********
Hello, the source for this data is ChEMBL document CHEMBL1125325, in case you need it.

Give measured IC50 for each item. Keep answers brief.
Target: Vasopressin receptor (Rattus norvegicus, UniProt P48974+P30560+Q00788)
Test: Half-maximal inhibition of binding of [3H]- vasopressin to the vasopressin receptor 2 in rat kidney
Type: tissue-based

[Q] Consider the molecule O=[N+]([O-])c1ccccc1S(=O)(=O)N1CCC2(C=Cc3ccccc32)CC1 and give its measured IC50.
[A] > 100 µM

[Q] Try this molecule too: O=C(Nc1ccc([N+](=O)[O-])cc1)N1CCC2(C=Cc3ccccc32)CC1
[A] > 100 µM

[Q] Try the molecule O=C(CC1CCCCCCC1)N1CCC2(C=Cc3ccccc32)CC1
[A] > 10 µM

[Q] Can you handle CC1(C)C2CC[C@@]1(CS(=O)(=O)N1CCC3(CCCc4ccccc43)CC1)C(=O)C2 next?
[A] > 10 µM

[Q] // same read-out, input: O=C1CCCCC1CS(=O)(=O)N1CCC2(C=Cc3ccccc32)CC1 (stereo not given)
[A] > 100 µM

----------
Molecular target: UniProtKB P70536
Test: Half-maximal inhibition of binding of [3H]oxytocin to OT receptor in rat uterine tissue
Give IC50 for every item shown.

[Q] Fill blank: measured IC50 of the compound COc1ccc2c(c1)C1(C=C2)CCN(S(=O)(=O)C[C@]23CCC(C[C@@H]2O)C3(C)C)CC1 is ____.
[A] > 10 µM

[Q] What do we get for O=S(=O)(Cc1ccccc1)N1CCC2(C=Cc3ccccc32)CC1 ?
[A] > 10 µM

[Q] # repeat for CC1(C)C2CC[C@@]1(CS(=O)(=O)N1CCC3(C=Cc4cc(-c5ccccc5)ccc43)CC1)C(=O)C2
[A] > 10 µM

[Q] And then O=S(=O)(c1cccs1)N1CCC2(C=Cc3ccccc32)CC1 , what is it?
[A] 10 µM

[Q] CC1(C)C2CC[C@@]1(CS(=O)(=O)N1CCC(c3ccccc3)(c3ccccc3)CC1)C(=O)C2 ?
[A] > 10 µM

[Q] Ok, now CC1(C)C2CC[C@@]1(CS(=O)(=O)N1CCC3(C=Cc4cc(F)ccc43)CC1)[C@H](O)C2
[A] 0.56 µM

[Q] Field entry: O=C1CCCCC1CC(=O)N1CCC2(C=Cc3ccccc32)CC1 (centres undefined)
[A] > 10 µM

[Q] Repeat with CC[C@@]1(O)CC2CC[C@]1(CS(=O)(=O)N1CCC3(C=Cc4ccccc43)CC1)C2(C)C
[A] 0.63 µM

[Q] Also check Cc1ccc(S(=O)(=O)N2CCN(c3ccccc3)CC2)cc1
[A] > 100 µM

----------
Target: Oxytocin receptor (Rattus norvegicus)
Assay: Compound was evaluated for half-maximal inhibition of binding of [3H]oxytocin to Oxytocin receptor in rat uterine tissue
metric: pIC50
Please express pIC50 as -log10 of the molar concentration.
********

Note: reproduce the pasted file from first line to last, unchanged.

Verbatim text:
Hello, the source for this data is ChEMBL document CHEMBL1125325, in case you need it.

Give measured IC50 for each item. Keep answers brief.
Target: Vasopressin receptor (Rattus norvegicus, UniProt P48974+P30560+Q00788)
Test: Half-maximal inhibition of binding of [3H]- vasopressin to the vasopressin receptor 2 in rat kidney
Type: tissue-based

[Q] Consider the molecule O=[N+]([O-])c1ccccc1S(=O)(=O)N1CCC2(C=Cc3ccccc32)CC1 and give its measured IC50.
[A] > 100 µM

[Q] Try this molecule too: O=C(Nc1ccc([N+](=O)[O-])cc1)N1CCC2(C=Cc3ccccc32)CC1
[A] > 100 µM

[Q] Try the molecule O=C(CC1CCCCCCC1)N1CCC2(C=Cc3ccccc32)CC1
[A] > 10 µM

[Q] Can you handle CC1(C)C2CC[C@@]1(CS(=O)(=O)N1CCC3(CCCc4ccccc43)CC1)C(=O)C2 next?
[A] > 10 µM

[Q] // same read-out, input: O=C1CCCCC1CS(=O)(=O)N1CCC2(C=Cc3ccccc32)CC1 (stereo not given)
[A] > 100 µM

----------
Molecular target: UniProtKB P70536
Test: Half-maximal inhibition of binding of [3H]oxytocin to OT receptor in rat uterine tissue
Give IC50 for every item shown.

[Q] Fill blank: measured IC50 of the compound COc1ccc2c(c1)C1(C=C2)CCN(S(=O)(=O)C[C@]23CCC(C[C@@H]2O)C3(C)C)CC1 is ____.
[A] > 10 µM

[Q] What do we get for O=S(=O)(Cc1ccccc1)N1CCC2(C=Cc3ccccc32)CC1 ?
[A] > 10 µM

[Q] # repeat for CC1(C)C2CC[C@@]1(CS(=O)(=O)N1CCC3(C=Cc4cc(-c5ccccc5)ccc43)CC1)C(=O)C2
[A] > 10 µM

[Q] And then O=S(=O)(c1cccs1)N1CCC2(C=Cc3ccccc32)CC1 , what is it?
[A] 10 µM

[Q] CC1(C)C2CC[C@@]1(CS(=O)(=O)N1CCC(c3ccccc3)(c3ccccc3)CC1)C(=O)C2 ?
[A] > 10 µM

[Q] Ok, now CC1(C)C2CC[C@@]1(CS(=O)(=O)N1CCC3(C=Cc4cc(F)ccc43)CC1)[C@H](O)C2
[A] 0.56 µM

[Q] Field entry: O=C1CCCCC1CC(=O)N1CCC2(C=Cc3ccccc32)CC1 (centres undefined)
[A] > 10 µM

[Q] Repeat with CC[C@@]1(O)CC2CC[C@]1(CS(=O)(=O)N1CCC3(C=Cc4ccccc43)CC1)C2(C)C
[A] 0.63 µM

[Q] Also check Cc1ccc(S(=O)(=O)N2CCN(c3ccccc3)CC2)cc1
[A] > 100 µM

----------
Target: Oxytocin receptor (Rattus norvegicus)
Assay: Compound was evaluated for half-maximal inhibition of binding of [3H]oxytocin to Oxytocin receptor in rat uterine tissue
metric: pIC50
Please express pIC50 as -log10 of the molar concentration.